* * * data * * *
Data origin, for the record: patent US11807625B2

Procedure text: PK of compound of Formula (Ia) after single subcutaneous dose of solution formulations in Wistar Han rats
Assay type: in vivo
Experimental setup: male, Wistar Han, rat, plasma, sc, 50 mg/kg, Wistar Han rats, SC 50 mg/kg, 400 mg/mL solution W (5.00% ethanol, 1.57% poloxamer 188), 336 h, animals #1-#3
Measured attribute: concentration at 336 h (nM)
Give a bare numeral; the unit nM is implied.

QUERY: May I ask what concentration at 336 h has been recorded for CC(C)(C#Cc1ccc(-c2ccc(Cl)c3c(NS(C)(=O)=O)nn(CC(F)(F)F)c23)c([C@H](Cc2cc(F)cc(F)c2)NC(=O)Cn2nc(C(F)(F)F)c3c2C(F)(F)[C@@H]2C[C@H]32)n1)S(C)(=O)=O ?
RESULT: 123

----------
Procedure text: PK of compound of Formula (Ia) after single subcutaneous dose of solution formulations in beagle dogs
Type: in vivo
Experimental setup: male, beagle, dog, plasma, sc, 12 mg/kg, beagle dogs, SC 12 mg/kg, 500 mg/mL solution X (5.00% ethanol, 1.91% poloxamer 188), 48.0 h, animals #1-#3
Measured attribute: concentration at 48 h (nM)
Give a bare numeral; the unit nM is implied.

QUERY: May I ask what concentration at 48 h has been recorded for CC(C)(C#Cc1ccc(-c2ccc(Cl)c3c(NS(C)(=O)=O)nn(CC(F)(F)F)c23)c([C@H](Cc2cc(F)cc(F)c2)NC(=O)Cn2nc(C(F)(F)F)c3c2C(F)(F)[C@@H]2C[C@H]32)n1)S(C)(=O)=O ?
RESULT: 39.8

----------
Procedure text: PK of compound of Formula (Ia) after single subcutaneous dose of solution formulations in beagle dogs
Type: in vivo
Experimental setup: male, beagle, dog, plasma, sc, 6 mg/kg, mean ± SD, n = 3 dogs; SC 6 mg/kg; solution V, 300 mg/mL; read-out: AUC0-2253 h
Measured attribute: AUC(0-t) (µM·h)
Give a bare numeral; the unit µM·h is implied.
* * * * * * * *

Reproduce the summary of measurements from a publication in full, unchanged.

Data origin, for the record: patent US11807625B2

Procedure text: PK of compound of Formula (Ia) after single subcutaneous dose of solution formulations in Wistar Han rats
Assay type: in vivo
Experimental setup: male, Wistar Han, rat, plasma, sc, 50 mg/kg, Wistar Han rats, SC 50 mg/kg, 400 mg/mL solution W (5.00% ethanol, 1.57% poloxamer 188), 336 h, animals #1-#3
Measured attribute: concentration at 336 h (nM)
Give a bare numeral; the unit nM is implied.

QUERY: May I ask what concentration at 336 h has been recorded for CC(C)(C#Cc1ccc(-c2ccc(Cl)c3c(NS(C)(=O)=O)nn(CC(F)(F)F)c23)c([C@H](Cc2cc(F)cc(F)c2)NC(=O)Cn2nc(C(F)(F)F)c3c2C(F)(F)[C@@H]2C[C@H]32)n1)S(C)(=O)=O ?
RESULT: 123

----------
Procedure text: PK of compound of Formula (Ia) after single subcutaneous dose of solution formulations in beagle dogs
Type: in vivo
Experimental setup: male, beagle, dog, plasma, sc, 12 mg/kg, beagle dogs, SC 12 mg/kg, 500 mg/mL solution X (5.00% ethanol, 1.91% poloxamer 188), 48.0 h, animals #1-#3
Measured attribute: concentration at 48 h (nM)
Give a bare numeral; the unit nM is implied.

QUERY: May I ask what concentration at 48 h has been recorded for CC(C)(C#Cc1ccc(-c2ccc(Cl)c3c(NS(C)(=O)=O)nn(CC(F)(F)F)c23)c([C@H](Cc2cc(F)cc(F)c2)NC(=O)Cn2nc(C(F)(F)F)c3c2C(F)(F)[C@@H]2C[C@H]32)n1)S(C)(=O)=O ?
RESULT: 39.8

----------
Procedure text: PK of compound of Formula (Ia) after single subcutaneous dose of solution formulations in beagle dogs
Type: in vivo
Experimental setup: male, beagle, dog, plasma, sc, 6 mg/kg, mean ± SD, n = 3 dogs; SC 6 mg/kg; solution V, 300 mg/mL; read-out: AUC0-2253 h
Measured attribute: AUC(0-t) (µM·h)
Give a bare numeral; the unit µM·h is implied.